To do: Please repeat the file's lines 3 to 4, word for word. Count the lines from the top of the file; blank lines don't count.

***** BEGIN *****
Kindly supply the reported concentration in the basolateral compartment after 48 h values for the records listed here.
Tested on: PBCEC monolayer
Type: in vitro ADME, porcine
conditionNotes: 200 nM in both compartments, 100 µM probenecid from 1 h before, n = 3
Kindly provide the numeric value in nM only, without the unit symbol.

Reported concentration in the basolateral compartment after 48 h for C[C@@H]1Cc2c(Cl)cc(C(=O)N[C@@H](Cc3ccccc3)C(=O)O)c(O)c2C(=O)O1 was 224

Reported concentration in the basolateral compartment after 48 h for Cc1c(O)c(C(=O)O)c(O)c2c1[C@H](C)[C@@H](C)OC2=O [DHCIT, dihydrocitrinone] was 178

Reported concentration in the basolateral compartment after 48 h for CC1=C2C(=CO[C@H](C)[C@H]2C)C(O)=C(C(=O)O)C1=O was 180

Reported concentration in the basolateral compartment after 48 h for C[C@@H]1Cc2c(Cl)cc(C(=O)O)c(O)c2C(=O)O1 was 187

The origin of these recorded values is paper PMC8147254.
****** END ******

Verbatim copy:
Type: in vitro ADME, porcine
conditionNotes: 200 nM in both compartments, 100 µM probenecid from 1 h before, n = 3